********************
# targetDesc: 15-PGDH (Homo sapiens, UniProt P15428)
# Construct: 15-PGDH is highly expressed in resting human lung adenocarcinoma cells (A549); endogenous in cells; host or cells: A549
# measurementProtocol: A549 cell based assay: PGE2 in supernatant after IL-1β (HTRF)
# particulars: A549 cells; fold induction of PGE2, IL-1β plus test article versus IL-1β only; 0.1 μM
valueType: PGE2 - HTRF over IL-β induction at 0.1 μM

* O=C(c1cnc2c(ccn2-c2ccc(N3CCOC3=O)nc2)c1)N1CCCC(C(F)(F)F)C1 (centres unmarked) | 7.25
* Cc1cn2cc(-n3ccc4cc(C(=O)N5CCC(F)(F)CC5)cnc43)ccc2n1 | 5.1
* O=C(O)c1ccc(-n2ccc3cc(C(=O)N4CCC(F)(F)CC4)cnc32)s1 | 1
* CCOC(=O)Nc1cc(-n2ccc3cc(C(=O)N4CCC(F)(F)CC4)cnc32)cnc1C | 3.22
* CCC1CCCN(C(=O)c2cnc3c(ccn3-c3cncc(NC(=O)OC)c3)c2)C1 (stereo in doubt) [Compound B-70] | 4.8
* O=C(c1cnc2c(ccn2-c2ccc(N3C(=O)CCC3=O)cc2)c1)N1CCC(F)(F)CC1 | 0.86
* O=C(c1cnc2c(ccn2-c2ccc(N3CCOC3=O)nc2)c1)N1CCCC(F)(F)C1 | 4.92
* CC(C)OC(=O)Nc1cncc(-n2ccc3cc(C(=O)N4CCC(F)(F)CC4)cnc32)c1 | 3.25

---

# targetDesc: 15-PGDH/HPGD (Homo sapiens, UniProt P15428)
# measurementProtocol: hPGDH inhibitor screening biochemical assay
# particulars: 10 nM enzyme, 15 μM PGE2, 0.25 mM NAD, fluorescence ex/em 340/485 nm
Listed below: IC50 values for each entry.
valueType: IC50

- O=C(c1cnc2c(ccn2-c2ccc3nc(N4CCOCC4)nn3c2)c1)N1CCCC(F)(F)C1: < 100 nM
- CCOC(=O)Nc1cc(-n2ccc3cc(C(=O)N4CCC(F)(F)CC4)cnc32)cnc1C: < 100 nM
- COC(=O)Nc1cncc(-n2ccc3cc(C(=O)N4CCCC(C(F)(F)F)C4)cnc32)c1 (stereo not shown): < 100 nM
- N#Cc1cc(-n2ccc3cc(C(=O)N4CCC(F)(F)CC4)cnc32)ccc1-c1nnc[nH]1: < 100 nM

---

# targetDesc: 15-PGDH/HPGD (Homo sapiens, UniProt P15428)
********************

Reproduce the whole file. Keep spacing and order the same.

# targetDesc: 15-PGDH (Homo sapiens, UniProt P15428)
# Construct: 15-PGDH is highly expressed in resting human lung adenocarcinoma cells (A549); endogenous in cells; host or cells: A549
# measurementProtocol: A549 cell based assay: PGE2 in supernatant after IL-1β (HTRF)
# particulars: A549 cells; fold induction of PGE2, IL-1β plus test article versus IL-1β only; 0.1 μM
valueType: PGE2 - HTRF over IL-β induction at 0.1 μM

* O=C(c1cnc2c(ccn2-c2ccc(N3CCOC3=O)nc2)c1)N1CCCC(C(F)(F)F)C1 (centres unmarked) | 7.25
* Cc1cn2cc(-n3ccc4cc(C(=O)N5CCC(F)(F)CC5)cnc43)ccc2n1 | 5.1
* O=C(O)c1ccc(-n2ccc3cc(C(=O)N4CCC(F)(F)CC4)cnc32)s1 | 1
* CCOC(=O)Nc1cc(-n2ccc3cc(C(=O)N4CCC(F)(F)CC4)cnc32)cnc1C | 3.22
* CCC1CCCN(C(=O)c2cnc3c(ccn3-c3cncc(NC(=O)OC)c3)c2)C1 (stereo in doubt) [Compound B-70] | 4.8
* O=C(c1cnc2c(ccn2-c2ccc(N3C(=O)CCC3=O)cc2)c1)N1CCC(F)(F)CC1 | 0.86
* O=C(c1cnc2c(ccn2-c2ccc(N3CCOC3=O)nc2)c1)N1CCCC(F)(F)C1 | 4.92
* CC(C)OC(=O)Nc1cncc(-n2ccc3cc(C(=O)N4CCC(F)(F)CC4)cnc32)c1 | 3.25

---

# targetDesc: 15-PGDH/HPGD (Homo sapiens, UniProt P15428)
# measurementProtocol: hPGDH inhibitor screening biochemical assay
# particulars: 10 nM enzyme, 15 μM PGE2, 0.25 mM NAD, fluorescence ex/em 340/485 nm
Listed below: IC50 values for each entry.
valueType: IC50

- O=C(c1cnc2c(ccn2-c2ccc3nc(N4CCOCC4)nn3c2)c1)N1CCCC(F)(F)C1: < 100 nM
- CCOC(=O)Nc1cc(-n2ccc3cc(C(=O)N4CCC(F)(F)CC4)cnc32)cnc1C: < 100 nM
- COC(=O)Nc1cncc(-n2ccc3cc(C(=O)N4CCCC(C(F)(F)F)C4)cnc32)c1 (stereo not shown): < 100 nM
- N#Cc1cc(-n2ccc3cc(C(=O)N4CCC(F)(F)CC4)cnc32)ccc1-c1nnc[nH]1: < 100 nM

---

# targetDesc: 15-PGDH/HPGD (Homo sapiens, UniProt P15428)